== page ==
Tag Archives: Transportation
The Western Bypass takes its place the history books.
Dating back at least 30 years, the Commonwealth "voted to cancel all previous decisions approving construction of the 6.2-mile road” and the former owners of the properties purchased by VDOT that would have been used by the Western Bypass can now buy back those properties … for the original purchase price (thanks to Sean Tubbs for this knowledge).
Cvillepedia rightly calls the Western Bypass “defunct.”
I wonder just how much money was spent on the Western Bypass.
If you’re curious:- This is what the Western Bypass might have looked like (2012) - Graelyn Brashear at C-Ville did a great story last year on the Bypass. - A reader asked me in 2008 why the Western Bypass hadn’t yet been built - The Bypass should have been longer; by the time it got to the actual planning/funding stages, it was outdated.- $270 million - the estimated cost put forth in 2007
What is the value of a green way to a buyer in today's market?
Had an interesting conversation this morning in the Crozet Mudhouse with someone who was noting that the attitude shift toward greenways has shifted significantly in the past 10 years or so.
It used to be that real estate agents and developers and even buyers placed little to no value in having access to a means of passage that was not centered around an automobile.
Today, that attitude has shifted 180°.
Access to bike paths or suitable walking trails (for strollers) is an enormous asset. through my admittedly myopic view as seen through the eyes of my buyer clients who are seeking such access and proximity, and through the eyes of my seller clients who are advocating for the benefits of such access, I would say that the world has shifted in this respect.
In the Charlottesville Albemarle area my view is that the City of Charlottesville is fairly well poised to design and build more greenways and bike paths (hint: West Main). The County of Albemarle needs more will and more money. And they both need to work together to have the respective systems work together.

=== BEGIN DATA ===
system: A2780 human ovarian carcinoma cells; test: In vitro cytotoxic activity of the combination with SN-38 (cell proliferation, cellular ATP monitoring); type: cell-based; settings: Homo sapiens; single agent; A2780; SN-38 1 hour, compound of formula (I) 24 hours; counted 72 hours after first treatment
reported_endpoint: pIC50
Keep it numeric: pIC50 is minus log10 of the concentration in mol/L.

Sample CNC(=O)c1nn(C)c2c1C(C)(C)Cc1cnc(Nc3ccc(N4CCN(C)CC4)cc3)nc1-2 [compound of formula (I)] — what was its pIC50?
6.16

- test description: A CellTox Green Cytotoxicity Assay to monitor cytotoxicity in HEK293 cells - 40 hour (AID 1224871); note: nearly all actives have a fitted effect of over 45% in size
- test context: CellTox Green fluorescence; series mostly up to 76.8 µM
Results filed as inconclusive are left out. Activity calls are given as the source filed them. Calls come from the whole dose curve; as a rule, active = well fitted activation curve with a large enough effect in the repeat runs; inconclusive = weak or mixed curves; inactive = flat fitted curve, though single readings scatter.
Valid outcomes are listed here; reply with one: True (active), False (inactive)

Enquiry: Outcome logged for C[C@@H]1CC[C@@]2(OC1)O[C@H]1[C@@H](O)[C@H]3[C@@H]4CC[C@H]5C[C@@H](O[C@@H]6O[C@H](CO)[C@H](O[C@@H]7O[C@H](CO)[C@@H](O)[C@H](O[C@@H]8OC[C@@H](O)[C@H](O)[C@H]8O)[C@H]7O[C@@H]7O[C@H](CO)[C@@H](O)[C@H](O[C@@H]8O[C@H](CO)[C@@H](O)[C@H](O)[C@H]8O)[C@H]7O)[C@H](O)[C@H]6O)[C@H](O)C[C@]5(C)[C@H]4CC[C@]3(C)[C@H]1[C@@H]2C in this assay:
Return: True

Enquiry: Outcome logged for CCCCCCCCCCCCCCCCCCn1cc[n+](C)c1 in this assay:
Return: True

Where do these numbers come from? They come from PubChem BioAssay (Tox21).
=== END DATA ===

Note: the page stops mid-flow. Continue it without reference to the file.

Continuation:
Worth noting is that the departments within the respective localities are filled with remarkable people doing remarkable work.
The market wants these things.
Decades and decades of planning and fighting about what to do about Route 29 and I’d argue that our region is worse off because nothing substantive has been done other than widening 29 and adding stop lights.
Anyone stepping into the morass that is the evolution of the 29 Corridor would be hard-pressed to make sense of what the County is trying to accomplish. Sean Tubbs at Charlottesville Tomorrow does a good job breaking down where we are right now in the 29 planning process.
A $203 million package of solutions to ease traffic congestion on U.S. 29 through Albemarle andCharlottesville includes one new road, a grade-separated intersection at Rio Road, study of a similar facility at Hydraulic Road, and a down payment on a second daily Amtrak train.public hearing about these 29 alternatives on 27 May. Hopefully people will show up.
I know this; my younger daughter will be driving by the time this thing is halfway started.
Who woulda thunk that dropping 150,000 square feet of retail would bring traffic with it? The Stonefield shopping center is challenging at best to navigate - from Trader Joe’s to Pasture, for example, and is remarkably so for a pedestrian (I haven’t yet tried to bicycle there as 29 is scary).
If you’re curious to read some of the background, these are some of the stories I was writing in 2006 about Stonefield, which was originally called Albemarle Place.
One decades-old question was answered with a resounding no.
“A bypass is not something we would consider,” Norfolk-based consultant Philip A. Shucet, the head of the advisory panel and former commissioner of the Virginia Department of Transportation, told the board.
Nearly two years after officials awarded a contract for the bypass, and after $54 million was spent on the project, the planned 6.2-mile road has become a footnote.
The transportation board, a 17-member panel of gubernatorial appointees that presides over Virginia’s transportation system, will determine what happens to unspent money from a project state officials had valued at more than $244 million.
If nothing else, this seems to remove the uncertainty from the conversation about the Western Bypass. We can return now to our discussions about the woes of traffic on 29 North and how the CharlAlbemarle area is woefully incapable of understanding the issues and equally incapable of implementing solutions. Such is life.